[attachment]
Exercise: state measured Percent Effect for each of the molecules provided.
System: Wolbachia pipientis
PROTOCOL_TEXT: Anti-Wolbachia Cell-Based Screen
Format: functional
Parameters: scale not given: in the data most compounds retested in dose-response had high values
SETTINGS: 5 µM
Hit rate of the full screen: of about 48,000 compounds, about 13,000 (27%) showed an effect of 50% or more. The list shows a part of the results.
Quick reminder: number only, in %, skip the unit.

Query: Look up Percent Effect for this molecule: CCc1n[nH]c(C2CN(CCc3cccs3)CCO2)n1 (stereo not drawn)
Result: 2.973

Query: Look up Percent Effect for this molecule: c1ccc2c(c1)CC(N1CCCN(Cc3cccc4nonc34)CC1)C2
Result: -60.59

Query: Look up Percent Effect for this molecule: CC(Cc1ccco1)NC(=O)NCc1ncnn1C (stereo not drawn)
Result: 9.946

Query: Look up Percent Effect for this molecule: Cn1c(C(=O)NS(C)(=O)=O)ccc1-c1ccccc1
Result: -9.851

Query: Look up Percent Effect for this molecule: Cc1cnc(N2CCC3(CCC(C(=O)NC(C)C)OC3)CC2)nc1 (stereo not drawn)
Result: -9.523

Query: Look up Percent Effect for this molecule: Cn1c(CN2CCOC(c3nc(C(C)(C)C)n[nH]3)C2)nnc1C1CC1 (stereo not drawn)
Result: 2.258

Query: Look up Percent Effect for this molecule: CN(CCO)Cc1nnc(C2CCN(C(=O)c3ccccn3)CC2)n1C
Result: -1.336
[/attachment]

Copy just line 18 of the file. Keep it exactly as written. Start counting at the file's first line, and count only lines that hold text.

Result: -9.523